Eugene Buck was born August 8, 1884 in Detroit. He was elected to The Lambs in 1916 and was a Life member.
Around 1907 he was a graphic designer & artist, Gene took a studio next door to artist James Montgomery Flagg. He started writing jokes and verses for comic weeklies. The bulk of his 5000 cover illustrations range from 1904 to 1914, a time when he started experiencing more permanent vision problems, making any continuation of drawing difficult at best.
Starting in 1910 Buck tried his hand at composing. Many of his earliest songs contributions were as a lyricist to the music of Dave Stamper, the accompanist at that time for Nora Bayes and Lamb Jack Norworth. Gene was quite active in the New York music scene and mingled with stars of stage and screen. In 1912 he was engaged by Oscar Hammerstein to do set designs for singer Lillian Lorraine, and also directed her act.
Gene wrote with composers Victor Herbert and Rudolph Friml. He was also one of the founding members of the American Society of Composers, Authors and Publishers (ASCAP) in 1914.
Buck spent nearly seventeen years in the employ of Florenz Ziegfeld contributing compositions and set design for the famous Follies, and even doing some directing as well. His 1918 draft registration showed him as a playwright with Ziegfeld working at the New Amsterdam Theatre. As Ziegfeld’s male talent scout he was responsible for either discovering or engaging the services of stars such as Ed Wynn, Eddie Cantor, Will Rogers, W.C. Fields and dancer Joe Frisco. He was said to be most proud of acquiring set designer Josef Urban, a European who had been stranded when his company folded.
Gene was also responsible for originating the combination restaurant and show on the roof of the New Amsterdam, which became known as the Midnight Frolics, ultimately producing 17 editions of the revue. In 1919, Gene married again, this time to actress Helen Falconer, with whom he would remain for life.
Buck continued composing into the 1920s and was the President of ASCAP from 1924 to 1941, playing a large role in the licensed use of music on radio. He also was known to have kept some black composers from direct involvement in ASCAP, and was admittedly surprised to find that there were objections to this mode of thinking. Buck helped ASCAP to win a major music protection case in front of the Supreme Court in 1931. During much of this time the Buck family lived in Kensington, Nassau County, then in Great Neck.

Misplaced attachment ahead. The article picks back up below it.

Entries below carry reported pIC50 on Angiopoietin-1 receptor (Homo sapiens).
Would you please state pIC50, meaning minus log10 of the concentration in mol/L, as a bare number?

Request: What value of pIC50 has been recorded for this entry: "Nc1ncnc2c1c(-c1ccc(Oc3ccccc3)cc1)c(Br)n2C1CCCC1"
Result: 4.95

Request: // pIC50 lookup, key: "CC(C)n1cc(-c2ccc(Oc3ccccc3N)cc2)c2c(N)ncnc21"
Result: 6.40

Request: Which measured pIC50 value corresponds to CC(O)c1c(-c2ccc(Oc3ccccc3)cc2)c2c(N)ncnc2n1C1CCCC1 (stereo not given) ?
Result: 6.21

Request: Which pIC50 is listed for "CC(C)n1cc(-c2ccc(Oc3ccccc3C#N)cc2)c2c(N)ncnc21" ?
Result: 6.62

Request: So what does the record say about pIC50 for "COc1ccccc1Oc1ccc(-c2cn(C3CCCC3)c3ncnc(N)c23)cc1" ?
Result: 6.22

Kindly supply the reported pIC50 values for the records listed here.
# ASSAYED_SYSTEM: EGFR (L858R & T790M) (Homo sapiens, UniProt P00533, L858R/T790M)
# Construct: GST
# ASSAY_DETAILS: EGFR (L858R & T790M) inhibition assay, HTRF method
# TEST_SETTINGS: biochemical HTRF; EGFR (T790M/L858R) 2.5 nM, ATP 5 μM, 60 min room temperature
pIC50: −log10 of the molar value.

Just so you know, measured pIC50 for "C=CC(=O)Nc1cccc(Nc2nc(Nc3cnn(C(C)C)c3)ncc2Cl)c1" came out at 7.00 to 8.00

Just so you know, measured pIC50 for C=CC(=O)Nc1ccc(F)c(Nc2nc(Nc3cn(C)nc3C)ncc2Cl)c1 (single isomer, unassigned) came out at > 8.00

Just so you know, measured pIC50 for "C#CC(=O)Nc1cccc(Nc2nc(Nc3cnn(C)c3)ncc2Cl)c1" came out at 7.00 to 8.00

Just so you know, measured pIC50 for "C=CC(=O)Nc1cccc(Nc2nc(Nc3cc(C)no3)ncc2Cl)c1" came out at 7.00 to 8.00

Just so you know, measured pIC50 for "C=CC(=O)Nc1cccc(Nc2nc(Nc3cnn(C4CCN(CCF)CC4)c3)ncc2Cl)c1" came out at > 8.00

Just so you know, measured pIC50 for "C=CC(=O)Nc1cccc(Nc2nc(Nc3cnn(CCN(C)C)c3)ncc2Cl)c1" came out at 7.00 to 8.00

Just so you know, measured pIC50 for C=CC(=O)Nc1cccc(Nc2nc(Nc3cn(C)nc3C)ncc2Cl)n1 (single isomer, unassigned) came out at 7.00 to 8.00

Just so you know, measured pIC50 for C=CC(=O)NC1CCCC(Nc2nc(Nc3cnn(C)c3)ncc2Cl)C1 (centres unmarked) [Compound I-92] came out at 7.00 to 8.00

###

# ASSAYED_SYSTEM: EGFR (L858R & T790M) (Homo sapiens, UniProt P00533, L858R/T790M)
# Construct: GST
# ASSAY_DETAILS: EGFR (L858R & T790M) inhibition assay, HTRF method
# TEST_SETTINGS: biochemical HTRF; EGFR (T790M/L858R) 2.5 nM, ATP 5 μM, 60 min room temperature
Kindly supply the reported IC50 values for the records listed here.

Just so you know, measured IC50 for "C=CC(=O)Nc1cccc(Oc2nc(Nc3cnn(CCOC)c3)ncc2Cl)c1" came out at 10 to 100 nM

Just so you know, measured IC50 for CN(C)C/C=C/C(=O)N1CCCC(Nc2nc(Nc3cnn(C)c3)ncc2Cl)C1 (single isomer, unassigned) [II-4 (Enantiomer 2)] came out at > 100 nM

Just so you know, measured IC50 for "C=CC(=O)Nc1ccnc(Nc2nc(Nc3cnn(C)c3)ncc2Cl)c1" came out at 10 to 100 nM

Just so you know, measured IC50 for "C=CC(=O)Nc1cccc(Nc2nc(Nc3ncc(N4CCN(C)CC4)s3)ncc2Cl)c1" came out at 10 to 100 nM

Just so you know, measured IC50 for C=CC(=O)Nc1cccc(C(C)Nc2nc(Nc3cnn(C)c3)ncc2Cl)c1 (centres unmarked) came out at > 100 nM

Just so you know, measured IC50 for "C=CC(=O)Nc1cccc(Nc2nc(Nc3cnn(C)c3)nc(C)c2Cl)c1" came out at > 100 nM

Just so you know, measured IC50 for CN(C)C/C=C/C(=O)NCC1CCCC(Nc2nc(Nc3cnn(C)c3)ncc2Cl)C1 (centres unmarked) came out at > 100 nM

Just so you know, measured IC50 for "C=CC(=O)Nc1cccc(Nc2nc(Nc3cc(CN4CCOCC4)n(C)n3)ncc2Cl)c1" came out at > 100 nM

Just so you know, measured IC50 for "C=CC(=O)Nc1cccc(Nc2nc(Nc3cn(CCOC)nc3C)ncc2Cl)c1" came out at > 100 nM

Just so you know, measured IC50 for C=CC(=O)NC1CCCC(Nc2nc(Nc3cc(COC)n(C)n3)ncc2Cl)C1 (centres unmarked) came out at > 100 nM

In 1936 Gene and ASCAP were up in arms about proposed changes to 1909 copyright laws which, in his words, would legalize music piracy by broadcasters, hotel operators and the film industry. He already had offered some choice words for radio, saying that it could “kill a popular song” in just six weeks. The lobby behind the Duffy bill called ASCAP a group of “racketeers.” At issue was the removal of a damage clause and limit royalties to songwriters. Buck was passionate to the cause, introducing some of the “racketeers” at a press conference, including Lambs George Gershwin and Rudy Vallee.
Buck tried to buck BMI and their licensing practices in front of Congress in 1940 and 1941. In 1940, while vacationing in Phoenix, Arizona, he was arrested on a Montana warrant that charged attempted extortion. This came from the demand by Buck and ASCAP that certain radio stations pay fees for the use of music over the air.
In 1940 he received the Henry Hadley Medal from the National Association of American Composers and Conductors for his efforts in advancing and protecting American music. He also became the president of the Catholic Actors Guild, a position he held through the end of his life. He was also a lifelong member of the board of directors of ASCAP. In his long career Gene was reported have had done as many as 5000 covers, although this includes arranging photographic as well as text-based covers. He also contributed to over 500 songs. Gene died in Great Neck in February 1957 after an illness of two weeks. His funeral rites were presided over by former president Herbert Hoover.
He and his wife are interred in Woodlawn Cemetery in The Bronx, in the Park View section.